initially-pure edge and screw dislocations will be considered here. In these special cases, the bowed out

shape of the dislocation is symmetric with respect to a plane normal to the initial line direction of the

dislocation and passing through its midpoint.

In the case of a screw dislocation, the x-axis is parallel to its initial line direction and the y-axis is along

the glide direction. The area swept out by the screw dislocation can be expressed as:

A =

∫ L

∫ L

0

y(x)dx− y(x = L) · 2L (22)

where y is now a function of x. Evaluating this expression is not a trivial matter; two different approaches

will be taken in the following two sections. The edge dislocation’s initial line direction is along the y-direction

and the the dislocation bows out in the x-direction. To simplify derivations later in this paper, a coordinate

transformation is performed so that the edge is initially along the x-direction and glides in the y-direction,

9

as shown in Fig. 6(b). The equation of the dislocation loop in this coordinate system is

x = τbx

y = τby

M = C cos θ −D cos 3θ. (24)

Eq. (22) can then be used to find the area swept by the edge dislocation.

y

x

b

θpθp

L

(a) (b)

Figure 6: Shape of pinned dislocations subjected to a resolved shear below the activation stress

5. Power series solution

5.1. Model Construction

In this section, the technique used by Hikata et al. to express the strains in terms of a power series of

stress is applied to the cases of initially edge and screw dislocations with variable line energy defined in the

previous section.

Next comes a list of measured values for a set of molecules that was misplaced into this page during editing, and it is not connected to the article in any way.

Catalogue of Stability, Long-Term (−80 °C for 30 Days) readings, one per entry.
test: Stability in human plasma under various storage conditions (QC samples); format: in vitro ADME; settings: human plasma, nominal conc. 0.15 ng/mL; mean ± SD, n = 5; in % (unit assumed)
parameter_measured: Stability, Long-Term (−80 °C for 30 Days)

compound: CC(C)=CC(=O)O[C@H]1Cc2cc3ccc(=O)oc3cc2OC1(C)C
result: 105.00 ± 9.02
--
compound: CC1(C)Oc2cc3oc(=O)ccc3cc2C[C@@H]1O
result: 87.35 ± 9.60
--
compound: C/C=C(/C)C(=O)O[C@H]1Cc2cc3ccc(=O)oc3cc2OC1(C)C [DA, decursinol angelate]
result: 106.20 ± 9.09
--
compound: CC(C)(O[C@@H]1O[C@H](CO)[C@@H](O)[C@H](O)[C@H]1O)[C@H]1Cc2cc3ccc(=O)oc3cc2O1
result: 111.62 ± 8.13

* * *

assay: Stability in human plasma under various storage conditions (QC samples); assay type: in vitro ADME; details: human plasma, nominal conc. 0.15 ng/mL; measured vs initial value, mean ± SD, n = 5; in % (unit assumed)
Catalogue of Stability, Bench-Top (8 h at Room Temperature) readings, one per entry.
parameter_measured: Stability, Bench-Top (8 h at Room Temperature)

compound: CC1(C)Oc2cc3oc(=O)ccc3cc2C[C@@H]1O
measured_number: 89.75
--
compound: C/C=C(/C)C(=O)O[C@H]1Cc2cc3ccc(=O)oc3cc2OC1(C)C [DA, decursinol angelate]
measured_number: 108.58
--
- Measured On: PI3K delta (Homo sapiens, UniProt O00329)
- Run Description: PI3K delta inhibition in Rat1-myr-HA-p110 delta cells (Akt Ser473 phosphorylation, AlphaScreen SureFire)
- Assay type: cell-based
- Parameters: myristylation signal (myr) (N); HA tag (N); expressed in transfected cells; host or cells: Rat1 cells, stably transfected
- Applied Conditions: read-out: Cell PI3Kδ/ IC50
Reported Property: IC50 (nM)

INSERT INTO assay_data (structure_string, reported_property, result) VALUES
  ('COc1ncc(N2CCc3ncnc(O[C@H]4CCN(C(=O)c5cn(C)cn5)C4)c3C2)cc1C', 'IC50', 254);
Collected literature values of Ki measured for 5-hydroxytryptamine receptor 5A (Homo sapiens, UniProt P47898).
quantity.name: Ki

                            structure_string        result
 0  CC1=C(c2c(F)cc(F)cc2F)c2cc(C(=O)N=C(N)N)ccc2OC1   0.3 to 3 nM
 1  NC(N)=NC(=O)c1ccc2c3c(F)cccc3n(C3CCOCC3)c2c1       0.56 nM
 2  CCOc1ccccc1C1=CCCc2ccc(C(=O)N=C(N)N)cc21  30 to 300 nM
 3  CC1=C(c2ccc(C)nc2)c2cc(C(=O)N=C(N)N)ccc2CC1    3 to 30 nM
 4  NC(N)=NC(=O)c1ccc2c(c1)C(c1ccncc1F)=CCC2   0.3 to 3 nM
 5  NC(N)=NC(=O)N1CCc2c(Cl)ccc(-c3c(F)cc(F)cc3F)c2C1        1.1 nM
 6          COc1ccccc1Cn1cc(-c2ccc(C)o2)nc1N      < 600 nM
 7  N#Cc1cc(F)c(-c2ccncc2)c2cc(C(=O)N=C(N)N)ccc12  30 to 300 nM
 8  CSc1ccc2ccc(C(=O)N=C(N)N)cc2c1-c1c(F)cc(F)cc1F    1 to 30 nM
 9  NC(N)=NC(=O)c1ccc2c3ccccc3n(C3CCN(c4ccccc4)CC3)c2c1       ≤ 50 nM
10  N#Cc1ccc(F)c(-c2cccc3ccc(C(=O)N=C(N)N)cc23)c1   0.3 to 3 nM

The dislocation curve described in Eq. (19) and Eq. (20) is shifted so that the peak of the curve coincides

with the origin. y can approximated as a power series of x:

y(x) = ζ

2 x2 +

10

where the odd powers of x are obviously zero by symmetry and higher order terms are ignored. Expanding

Eq. (17) and Eq. (18) for an initially-screw dislocation yields:

ζ = − 1

) (1 + ν)

7 . (28)

The area in Eq. (22) can be expressed in scaled coordinates as

A = 2

L = τb

A = −2

M5 τ5. (32)

The area swept by the dislocation is directly proportional to the plastic strain of the dislocation,

εdis = bΛdis

M5 τ5, (33)

where again Λdis is the dislocation density. Substituting the values of ζ, η, κ and M into Eq. (33) and

taking τ = Rσ as before:

εdis = 2

ΛdisL4R3

σ5. (34)

Using derivations similar to that of Hikata et al. in Section 3.1, the initially-screw dislocation contribution

to the acoustic nonlinearity can then be expressed as

βdiss = 24

ΛdisL4R3

σ3. (35)

In the case of ν = 0 and the orientation factors R and are unity, βdis reduces to

βdiss |ν=0 = 24

11

The first-order term is identical to the βdis derived by Hikata et al. in Eq. (11). Similar analysis for an

initially-edge dislocation described by Eq. (23) and Eq. (24) reveals

βdise = 24

ΛdisL4R3

σ3 (37)

Figure 7: ∂β/∂σ at σ = 0 over a range of Poisson’s ratio.

Fig. 7 plots the initial slope of the β(σ) curve as a function of ν and illustrates the importance of the variable

line energy. The differences between edge and screw dislocations is readily apparent for nonzero Poisson’s

ratios. Edge dislocations are seen to have initially negative values of βdis for ν greater than 0.25, and tends

toward negative infinity as ν approaches one-half. In screw dislocations the slope is negative for ν less than

negative one-third. However, in subsequent analyses only positive Poisson’s ratios will be considered.

5.2. Comparison with line-tension DD Simulations

The newly derived analytical expression for βdis was compared with the aforementioned line-energy DD

simulations, as shown for screw dislocations in Fig. 8(a) and for edge dislocations in Fig. 8(b). It is apparent

that the power-series solution agrees with the DD simulations significantly better than the Hikata et al.

model and is able to capture the initially negative βdis exhibited by edge dislocations in materials with

large Poisson’s ratios. The power-series model agrees well for screw dislocations for any ν and for edge